“Tetsubin” is a Japanese type of teapot that goes back to the 17th-century. Primarily for boiling the water for a tea ceremony, the interior of the vessel is left uncoated. Put more simply, if your cast iron kettle has an enamel finish on the interior, it’s not a true tetsubin. The “raw” surface of these traditional Japanese teapots allows the iron to seep through into the water during the boiling process. This changes the taste of the water and ultimately makes tea mellower and sweeter. Tea made with boiling water from a tetsubin also tastes richer and less bitter, offering a smoother flavor. Apart from the taste, tetsubin users also reap the health benefits of getting a free iron supplement with every cup of tea. Of course, you can also use your Japanese cast iron teapot to boil water for coffee. Different types of teapots provide a subtly different water taste. Depending on the composition or the raw materials, the techniques used to craft the teapot, and the porosity of the cast iron, each tetsubin is one-of-a-kind and has a specific effect on the taste of water and the resulting cup of tea. The cast iron build also helps to maintain the water hot for a longer period of time. Tetsubin is the epitome of a traditional tea ceremony! The process of brewing tea slowly in a ritual that demands patience and care. You’re required to pay attention to every step and to enjoy the process just as much as you delight in the result. A tetsubin is quintessential “slow living.” It gives the tea making routine the solemnity of an ancient ritual. At the same time, this process brings mindfulness to an ordinary, everyday activity, making every cup of tea special.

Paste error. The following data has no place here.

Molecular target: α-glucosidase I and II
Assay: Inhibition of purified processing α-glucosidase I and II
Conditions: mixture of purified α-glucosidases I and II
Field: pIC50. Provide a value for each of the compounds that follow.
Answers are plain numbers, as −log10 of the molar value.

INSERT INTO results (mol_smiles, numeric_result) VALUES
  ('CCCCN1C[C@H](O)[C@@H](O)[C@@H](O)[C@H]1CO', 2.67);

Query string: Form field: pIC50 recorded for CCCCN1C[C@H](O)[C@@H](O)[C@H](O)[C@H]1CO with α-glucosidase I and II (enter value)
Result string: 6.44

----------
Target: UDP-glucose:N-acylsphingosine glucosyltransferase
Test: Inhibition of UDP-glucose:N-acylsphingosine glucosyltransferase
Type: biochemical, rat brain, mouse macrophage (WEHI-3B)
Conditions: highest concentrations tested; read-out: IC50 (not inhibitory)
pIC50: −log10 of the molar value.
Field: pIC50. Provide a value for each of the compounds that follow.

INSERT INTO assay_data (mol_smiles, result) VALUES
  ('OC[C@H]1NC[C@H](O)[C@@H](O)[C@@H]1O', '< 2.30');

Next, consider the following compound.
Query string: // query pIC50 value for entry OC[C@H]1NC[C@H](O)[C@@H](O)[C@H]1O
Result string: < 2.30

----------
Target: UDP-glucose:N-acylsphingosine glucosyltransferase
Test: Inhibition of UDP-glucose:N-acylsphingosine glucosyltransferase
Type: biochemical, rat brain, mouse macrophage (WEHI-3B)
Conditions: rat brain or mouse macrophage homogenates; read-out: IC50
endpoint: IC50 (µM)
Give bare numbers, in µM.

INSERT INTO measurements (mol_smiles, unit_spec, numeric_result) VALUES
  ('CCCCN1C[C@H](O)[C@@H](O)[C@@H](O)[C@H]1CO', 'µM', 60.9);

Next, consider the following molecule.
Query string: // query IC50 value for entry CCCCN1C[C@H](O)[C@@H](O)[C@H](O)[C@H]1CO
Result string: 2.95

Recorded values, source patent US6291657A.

Chartreuse Japanese Style Cast Iron Teapot